I wanted to share this site that I found. I really do not have much information on it. All of the information on the site is in German. If you click on the “Making Of” link you are just shown a photograph of someone loading film into the back of a camera.
But what I do know about the site is that it has some beautiful long exposure photography exhibited.
The first post in my two post series about light is musical in origin but is just as much about light as it is sound.
Last years debut album by Battles seemed to go unnoticed by most. In fact, I nearly missed it but I am certainly glad that I didn’t. It has been one of the albums that I have been listening to quite a bit lately and I return to it regularly however it is so unique that I couldn’t find a way to include a track from their album on my yearly mix CD. I just couldn’t make it work.
The band is made up of members of the (now defunct) bands Helmet and Don Cabellero, and you can hear the influences of those bands in the music of Battles. (Video bio here.) I can anyways. You could call it Math Rock or Future Funk or whatteverthefunk you want to call it but, in my opinion, it rises above those categories.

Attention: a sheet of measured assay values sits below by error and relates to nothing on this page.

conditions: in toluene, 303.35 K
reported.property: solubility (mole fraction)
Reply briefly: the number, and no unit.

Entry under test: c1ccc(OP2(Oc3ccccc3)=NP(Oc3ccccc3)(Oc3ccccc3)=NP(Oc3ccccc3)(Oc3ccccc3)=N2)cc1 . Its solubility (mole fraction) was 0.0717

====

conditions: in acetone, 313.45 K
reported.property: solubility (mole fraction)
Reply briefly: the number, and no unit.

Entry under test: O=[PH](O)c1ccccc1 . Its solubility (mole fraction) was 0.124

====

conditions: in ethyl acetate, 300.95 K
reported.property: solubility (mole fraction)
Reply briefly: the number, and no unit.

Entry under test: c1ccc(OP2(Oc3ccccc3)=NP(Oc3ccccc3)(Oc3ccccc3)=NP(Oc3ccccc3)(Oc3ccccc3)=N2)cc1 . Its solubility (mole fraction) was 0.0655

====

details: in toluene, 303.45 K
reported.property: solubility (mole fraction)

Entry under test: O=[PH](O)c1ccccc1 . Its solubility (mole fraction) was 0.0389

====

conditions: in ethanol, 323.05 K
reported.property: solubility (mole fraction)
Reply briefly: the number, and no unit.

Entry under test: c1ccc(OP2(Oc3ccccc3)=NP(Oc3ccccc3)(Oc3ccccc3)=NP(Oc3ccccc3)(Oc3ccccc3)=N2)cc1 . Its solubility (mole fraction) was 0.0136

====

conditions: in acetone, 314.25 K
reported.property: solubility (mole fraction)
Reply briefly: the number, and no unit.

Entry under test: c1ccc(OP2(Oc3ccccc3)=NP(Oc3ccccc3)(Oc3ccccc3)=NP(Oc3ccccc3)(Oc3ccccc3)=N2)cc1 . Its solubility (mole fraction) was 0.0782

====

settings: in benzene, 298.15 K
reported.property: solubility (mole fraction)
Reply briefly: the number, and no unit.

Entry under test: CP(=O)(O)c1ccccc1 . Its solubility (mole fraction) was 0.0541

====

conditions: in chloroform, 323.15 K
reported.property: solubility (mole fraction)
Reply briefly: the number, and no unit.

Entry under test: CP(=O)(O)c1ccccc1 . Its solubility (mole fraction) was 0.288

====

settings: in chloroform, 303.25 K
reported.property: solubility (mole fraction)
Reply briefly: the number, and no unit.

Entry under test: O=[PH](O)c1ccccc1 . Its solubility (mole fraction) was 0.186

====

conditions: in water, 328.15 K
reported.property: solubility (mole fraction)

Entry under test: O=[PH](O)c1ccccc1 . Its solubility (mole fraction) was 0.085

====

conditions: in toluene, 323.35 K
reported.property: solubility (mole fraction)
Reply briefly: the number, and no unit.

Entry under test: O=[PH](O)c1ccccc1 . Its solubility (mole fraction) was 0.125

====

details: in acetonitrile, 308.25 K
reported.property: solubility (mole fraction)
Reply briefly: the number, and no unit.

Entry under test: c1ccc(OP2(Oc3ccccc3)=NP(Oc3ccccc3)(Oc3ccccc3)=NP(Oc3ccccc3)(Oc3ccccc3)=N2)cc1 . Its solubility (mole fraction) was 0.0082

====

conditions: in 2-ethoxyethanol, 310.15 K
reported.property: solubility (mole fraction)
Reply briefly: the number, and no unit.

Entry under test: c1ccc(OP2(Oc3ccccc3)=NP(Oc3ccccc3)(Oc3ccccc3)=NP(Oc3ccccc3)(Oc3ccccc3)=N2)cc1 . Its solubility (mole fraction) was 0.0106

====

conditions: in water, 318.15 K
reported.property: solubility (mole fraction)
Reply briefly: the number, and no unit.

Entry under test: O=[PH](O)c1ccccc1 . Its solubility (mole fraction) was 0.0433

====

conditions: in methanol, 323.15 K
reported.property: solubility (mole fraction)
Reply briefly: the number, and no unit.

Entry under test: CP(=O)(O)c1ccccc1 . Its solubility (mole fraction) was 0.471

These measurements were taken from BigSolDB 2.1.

What pushed me over the edge on these guys was the video they created for ‘Tonto’, one of the tracks off their album. They teamed up with United Visual Artists (UVA) who are know for their interactive light installations that they create for museums and galleries. (I highly recommend that you click on that last link and peruse their entire site. There are some amazing videos of their installations as well as photos on how they are are created. They are doing some very cool things.)
UVA and Battles took their ideas to a Welsh slate mine. They created a sound triggered LED light display to match the music. In filming this, Battles played for eleven hours. If you were not aware, that is a very long time to be playing the same song. But the results are beautiful and the intermittent light flashes complement the music perfectly. Near the end they use gorgeous time lapse photography that ushers in the dawn as the song slows down to a crawl (from the 4:30 mark to the end, which is about three minutes). I find it very effective.
I hope you have good speakers and I hope you enjoy it. This music isn’t for everyone but the collaborative art is.